The design of the intake structures is such that an unregulated compensation flow channel is provided for at an invert level lower than the tunnel invert level to ensure water only gets into the tunnel after the reserve flows for current/future downstream users and river environmental flows has been released. That means the NCT will not have impact on the frequency of rivers experiencing low flow conditions or drying up, because before these conditions occur, the abstraction will automatically stop because water will only flow through the unregulated compensation flow channel into the river and not into the tunnel which is at a higher level. Certainly as per the design they will be absolutely no abstraction during low river flows.

Downstream water rights and Future demand In the calculation of downstream water needs, the abstraction capacities of all existing downstream consumptive demands which include domestic, industrial, irrigation and other miscellaneous abstractors which are distributed along the river profiles were taken as occurring at the proposed NCT1 intakes. Details of the existing and planned water abstraction capacities, including information on current irrigation and hydro-power projects within the river systems, were obtained from WRMA offices and abstraction licences, Water Service

Providers in Murang’a County as well as design reports obtained from Tana Water Services Board (TWSB). A minimum factor of safety of 1.2 was then used in carrying out the water balance analysis.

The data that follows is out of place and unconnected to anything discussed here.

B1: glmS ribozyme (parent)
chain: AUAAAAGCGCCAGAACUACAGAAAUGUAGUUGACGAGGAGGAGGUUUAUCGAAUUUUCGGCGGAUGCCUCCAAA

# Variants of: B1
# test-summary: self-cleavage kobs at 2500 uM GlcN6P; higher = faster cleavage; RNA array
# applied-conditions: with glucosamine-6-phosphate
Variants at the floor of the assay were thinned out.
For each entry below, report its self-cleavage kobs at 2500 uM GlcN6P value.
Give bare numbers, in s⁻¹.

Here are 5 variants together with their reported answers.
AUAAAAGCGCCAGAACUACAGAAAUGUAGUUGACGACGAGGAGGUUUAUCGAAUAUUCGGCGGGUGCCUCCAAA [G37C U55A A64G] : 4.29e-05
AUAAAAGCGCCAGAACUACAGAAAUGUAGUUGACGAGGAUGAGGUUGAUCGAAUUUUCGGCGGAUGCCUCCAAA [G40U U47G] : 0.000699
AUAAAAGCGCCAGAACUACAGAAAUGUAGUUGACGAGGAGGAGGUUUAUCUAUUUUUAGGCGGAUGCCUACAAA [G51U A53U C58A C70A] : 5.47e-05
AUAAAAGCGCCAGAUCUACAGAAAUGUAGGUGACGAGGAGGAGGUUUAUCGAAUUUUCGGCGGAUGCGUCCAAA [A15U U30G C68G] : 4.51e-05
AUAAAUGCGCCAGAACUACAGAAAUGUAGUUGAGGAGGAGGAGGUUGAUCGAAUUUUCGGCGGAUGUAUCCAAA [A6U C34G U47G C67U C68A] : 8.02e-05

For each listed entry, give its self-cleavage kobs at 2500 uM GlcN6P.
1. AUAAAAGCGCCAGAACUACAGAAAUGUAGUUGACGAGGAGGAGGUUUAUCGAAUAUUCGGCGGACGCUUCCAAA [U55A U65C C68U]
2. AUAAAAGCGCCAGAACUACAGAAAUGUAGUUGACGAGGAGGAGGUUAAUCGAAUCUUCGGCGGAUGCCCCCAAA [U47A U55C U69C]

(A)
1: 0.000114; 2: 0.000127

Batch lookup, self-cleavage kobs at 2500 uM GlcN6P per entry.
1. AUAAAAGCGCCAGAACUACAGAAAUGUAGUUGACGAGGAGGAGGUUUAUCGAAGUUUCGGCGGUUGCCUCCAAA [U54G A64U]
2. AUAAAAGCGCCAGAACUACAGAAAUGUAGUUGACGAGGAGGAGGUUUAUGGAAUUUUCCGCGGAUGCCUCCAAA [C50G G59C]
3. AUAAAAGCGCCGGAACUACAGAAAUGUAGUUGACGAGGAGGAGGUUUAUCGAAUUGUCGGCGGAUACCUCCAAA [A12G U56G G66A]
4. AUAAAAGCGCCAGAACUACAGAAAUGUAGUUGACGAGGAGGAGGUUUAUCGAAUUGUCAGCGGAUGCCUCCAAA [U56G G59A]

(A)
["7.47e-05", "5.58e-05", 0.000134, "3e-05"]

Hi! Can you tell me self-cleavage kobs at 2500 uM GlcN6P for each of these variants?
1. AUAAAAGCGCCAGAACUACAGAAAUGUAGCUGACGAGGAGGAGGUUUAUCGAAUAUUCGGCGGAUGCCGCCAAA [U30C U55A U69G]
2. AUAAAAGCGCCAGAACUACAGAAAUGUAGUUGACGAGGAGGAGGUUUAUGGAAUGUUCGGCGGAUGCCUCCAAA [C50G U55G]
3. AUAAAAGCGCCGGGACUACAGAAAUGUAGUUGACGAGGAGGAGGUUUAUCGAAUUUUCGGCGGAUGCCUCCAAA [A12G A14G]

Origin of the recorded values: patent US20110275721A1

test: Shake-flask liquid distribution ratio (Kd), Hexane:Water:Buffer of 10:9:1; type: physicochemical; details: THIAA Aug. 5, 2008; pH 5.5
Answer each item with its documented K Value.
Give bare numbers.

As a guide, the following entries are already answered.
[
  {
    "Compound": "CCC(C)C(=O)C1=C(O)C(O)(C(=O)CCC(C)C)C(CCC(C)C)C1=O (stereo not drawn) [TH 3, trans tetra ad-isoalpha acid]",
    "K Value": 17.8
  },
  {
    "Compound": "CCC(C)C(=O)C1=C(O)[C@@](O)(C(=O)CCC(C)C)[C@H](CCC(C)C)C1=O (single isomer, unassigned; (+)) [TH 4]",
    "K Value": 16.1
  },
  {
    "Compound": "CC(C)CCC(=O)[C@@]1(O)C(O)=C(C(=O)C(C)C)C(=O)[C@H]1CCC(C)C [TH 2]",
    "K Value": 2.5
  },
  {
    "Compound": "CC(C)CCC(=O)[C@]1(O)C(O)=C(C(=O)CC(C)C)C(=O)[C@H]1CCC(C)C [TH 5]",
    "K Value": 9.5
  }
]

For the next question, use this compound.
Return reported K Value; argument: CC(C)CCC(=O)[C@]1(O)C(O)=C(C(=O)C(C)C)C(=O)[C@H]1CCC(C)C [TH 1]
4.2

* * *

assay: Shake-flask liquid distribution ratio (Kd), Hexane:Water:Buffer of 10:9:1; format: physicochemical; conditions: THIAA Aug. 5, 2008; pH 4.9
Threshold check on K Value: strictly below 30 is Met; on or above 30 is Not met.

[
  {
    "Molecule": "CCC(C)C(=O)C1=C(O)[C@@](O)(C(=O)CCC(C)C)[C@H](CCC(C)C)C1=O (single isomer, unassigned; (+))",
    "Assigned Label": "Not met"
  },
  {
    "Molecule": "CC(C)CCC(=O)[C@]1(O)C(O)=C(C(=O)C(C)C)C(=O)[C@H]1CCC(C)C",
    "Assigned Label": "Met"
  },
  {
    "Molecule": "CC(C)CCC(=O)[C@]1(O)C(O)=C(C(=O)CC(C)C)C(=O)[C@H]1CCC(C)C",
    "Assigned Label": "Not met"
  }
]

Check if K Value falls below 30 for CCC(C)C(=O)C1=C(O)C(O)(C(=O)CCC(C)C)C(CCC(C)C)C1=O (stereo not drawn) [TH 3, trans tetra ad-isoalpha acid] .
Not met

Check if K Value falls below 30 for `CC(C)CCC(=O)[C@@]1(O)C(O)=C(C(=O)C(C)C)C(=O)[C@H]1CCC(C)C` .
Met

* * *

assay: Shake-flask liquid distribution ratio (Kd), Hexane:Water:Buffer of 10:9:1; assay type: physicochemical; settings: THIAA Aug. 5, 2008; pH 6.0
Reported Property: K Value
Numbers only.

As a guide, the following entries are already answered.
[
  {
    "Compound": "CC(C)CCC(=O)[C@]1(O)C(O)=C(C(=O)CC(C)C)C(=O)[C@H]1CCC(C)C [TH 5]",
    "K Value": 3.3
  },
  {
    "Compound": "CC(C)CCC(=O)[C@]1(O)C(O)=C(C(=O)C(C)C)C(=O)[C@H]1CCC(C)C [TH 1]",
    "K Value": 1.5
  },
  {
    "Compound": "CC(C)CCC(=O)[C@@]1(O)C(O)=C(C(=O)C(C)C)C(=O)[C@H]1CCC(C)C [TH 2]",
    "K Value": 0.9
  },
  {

Although Section 32 (2) of the Kenyan Water Act, 2002 states that “the use of water for domestic purposes shall take precedence over the use of water for any other purpose…” the potential impact of the project on existing hydro-power generation schemes was also studied. The cumulative impacts of the project on existing hydro power generation was found to be a reduction of 2.32% of the Mean Annual Inflow to Masinga reservoir.

Abstraction of Flood Water

As per the design philosophy of the intake structures explained in (a) above it’s clear that the Northern Collector Tunnel Project will mostly abstract flood waters. This will help in mitigating the negative impacts of flooding downstream and related landslides.